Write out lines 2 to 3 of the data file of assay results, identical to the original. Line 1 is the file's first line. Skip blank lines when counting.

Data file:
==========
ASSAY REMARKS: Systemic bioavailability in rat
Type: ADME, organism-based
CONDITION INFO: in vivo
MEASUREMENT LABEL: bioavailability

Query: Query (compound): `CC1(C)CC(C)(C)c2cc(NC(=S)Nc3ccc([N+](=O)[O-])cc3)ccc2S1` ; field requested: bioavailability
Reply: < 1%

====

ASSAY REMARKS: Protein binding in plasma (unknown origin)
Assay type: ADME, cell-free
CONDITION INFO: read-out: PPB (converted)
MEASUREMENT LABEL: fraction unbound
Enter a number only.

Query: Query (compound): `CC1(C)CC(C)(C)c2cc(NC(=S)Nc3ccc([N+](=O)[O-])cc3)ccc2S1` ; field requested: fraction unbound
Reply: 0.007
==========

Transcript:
Type: ADME, organism-based
CONDITION INFO: in vivo